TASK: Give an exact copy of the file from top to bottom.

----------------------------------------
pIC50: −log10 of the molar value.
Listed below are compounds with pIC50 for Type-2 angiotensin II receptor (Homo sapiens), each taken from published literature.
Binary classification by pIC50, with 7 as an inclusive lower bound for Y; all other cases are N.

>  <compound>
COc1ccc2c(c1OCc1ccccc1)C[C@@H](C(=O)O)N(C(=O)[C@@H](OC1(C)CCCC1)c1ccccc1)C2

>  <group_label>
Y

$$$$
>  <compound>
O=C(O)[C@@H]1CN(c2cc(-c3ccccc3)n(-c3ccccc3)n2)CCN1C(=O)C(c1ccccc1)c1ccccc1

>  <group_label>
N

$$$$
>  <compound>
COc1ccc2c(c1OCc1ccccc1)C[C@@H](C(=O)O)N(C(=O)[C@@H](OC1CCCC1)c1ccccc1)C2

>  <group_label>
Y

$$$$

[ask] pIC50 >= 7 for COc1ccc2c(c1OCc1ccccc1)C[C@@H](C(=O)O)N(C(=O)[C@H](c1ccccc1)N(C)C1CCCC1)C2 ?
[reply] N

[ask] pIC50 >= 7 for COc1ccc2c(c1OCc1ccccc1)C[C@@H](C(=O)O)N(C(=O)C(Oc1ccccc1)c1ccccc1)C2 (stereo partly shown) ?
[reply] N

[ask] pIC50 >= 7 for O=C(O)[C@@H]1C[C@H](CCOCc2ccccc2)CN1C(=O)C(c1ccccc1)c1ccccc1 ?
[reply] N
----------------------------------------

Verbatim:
pIC50: −log10 of the molar value.
Listed below are compounds with pIC50 for Type-2 angiotensin II receptor (Homo sapiens), each taken from published literature.
Binary classification by pIC50, with 7 as an inclusive lower bound for Y; all other cases are N.

>  <compound>
COc1ccc2c(c1OCc1ccccc1)C[C@@H](C(=O)O)N(C(=O)[C@@H](OC1(C)CCCC1)c1ccccc1)C2

>  <group_label>
Y

$$$$
>  <compound>
O=C(O)[C@@H]1CN(c2cc(-c3ccccc3)n(-c3ccccc3)n2)CCN1C(=O)C(c1ccccc1)c1ccccc1

>  <group_label>
N

$$$$
>  <compound>
COc1ccc2c(c1OCc1ccccc1)C[C@@H](C(=O)O)N(C(=O)[C@@H](OC1CCCC1)c1ccccc1)C2

>  <group_label>
Y

$$$$

[ask] pIC50 >= 7 for COc1ccc2c(c1OCc1ccccc1)C[C@@H](C(=O)O)N(C(=O)[C@H](c1ccccc1)N(C)C1CCCC1)C2 ?
[reply] N

[ask] pIC50 >= 7 for COc1ccc2c(c1OCc1ccccc1)C[C@@H](C(=O)O)N(C(=O)C(Oc1ccccc1)c1ccccc1)C2 (stereo partly shown) ?
[reply] N

[ask] pIC50 >= 7 for O=C(O)[C@@H]1C[C@H](CCOCc2ccccc2)CN1C(=O)C(c1ccccc1)c1ccccc1 ?
[reply] N